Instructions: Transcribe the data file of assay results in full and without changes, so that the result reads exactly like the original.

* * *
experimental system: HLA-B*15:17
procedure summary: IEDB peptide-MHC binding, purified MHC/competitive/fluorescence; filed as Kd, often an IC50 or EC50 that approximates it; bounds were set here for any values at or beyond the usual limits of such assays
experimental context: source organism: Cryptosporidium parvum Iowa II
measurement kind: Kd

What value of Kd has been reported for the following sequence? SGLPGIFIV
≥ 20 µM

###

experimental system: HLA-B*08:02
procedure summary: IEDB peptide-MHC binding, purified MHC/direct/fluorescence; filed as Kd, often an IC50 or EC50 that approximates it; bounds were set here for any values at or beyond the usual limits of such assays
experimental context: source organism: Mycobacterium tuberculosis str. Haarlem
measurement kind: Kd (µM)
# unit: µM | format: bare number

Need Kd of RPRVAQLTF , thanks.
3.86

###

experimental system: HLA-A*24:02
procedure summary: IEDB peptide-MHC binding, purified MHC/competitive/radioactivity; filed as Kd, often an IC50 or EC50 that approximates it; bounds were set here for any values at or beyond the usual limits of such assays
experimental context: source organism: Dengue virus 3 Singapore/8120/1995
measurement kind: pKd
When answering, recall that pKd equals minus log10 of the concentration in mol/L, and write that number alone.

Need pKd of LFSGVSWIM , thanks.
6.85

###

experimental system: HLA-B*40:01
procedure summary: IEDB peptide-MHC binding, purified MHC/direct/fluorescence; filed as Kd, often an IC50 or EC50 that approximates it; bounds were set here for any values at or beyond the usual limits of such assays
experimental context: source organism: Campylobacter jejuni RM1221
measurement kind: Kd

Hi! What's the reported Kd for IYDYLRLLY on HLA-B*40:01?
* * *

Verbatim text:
experimental system: HLA-B*15:17
procedure summary: IEDB peptide-MHC binding, purified MHC/competitive/fluorescence; filed as Kd, often an IC50 or EC50 that approximates it; bounds were set here for any values at or beyond the usual limits of such assays
experimental context: source organism: Cryptosporidium parvum Iowa II
measurement kind: Kd

What value of Kd has been reported for the following sequence? SGLPGIFIV
≥ 20 µM

###

experimental system: HLA-B*08:02
procedure summary: IEDB peptide-MHC binding, purified MHC/direct/fluorescence; filed as Kd, often an IC50 or EC50 that approximates it; bounds were set here for any values at or beyond the usual limits of such assays
experimental context: source organism: Mycobacterium tuberculosis str. Haarlem
measurement kind: Kd (µM)
# unit: µM | format: bare number

Need Kd of RPRVAQLTF , thanks.
3.86

###

experimental system: HLA-A*24:02
procedure summary: IEDB peptide-MHC binding, purified MHC/competitive/radioactivity; filed as Kd, often an IC50 or EC50 that approximates it; bounds were set here for any values at or beyond the usual limits of such assays
experimental context: source organism: Dengue virus 3 Singapore/8120/1995
measurement kind: pKd
When answering, recall that pKd equals minus log10 of the concentration in mol/L, and write that number alone.

Need pKd of LFSGVSWIM , thanks.
6.85

###

experimental system: HLA-B*40:01
procedure summary: IEDB peptide-MHC binding, purified MHC/direct/fluorescence; filed as Kd, often an IC50 or EC50 that approximates it; bounds were set here for any values at or beyond the usual limits of such assays
experimental context: source organism: Campylobacter jejuni RM1221
measurement kind: Kd

Hi! What's the reported Kd for IYDYLRLLY on HLA-B*40:01?